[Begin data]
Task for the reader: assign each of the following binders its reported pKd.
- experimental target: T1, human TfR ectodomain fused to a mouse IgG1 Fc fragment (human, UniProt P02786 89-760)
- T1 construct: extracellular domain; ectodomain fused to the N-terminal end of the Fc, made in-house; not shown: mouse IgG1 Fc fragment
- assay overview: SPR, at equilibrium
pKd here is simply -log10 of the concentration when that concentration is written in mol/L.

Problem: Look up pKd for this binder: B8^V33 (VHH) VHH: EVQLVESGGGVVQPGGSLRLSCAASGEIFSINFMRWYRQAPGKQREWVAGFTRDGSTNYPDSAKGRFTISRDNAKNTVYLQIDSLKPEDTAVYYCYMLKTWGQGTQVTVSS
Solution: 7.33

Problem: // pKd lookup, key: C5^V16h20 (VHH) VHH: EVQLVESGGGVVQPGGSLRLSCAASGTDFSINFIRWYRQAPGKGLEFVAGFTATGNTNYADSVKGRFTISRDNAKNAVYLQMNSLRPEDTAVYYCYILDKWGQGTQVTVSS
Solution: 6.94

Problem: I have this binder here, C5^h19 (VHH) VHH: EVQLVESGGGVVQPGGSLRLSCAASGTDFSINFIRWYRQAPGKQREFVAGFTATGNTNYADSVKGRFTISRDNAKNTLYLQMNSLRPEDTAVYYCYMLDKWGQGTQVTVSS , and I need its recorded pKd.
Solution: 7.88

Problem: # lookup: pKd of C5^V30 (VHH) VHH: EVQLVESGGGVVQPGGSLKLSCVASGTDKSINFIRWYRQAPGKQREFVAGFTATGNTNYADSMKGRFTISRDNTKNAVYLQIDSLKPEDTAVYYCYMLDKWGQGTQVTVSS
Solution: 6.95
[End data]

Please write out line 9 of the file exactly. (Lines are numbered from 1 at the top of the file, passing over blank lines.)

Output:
Solution: 6.94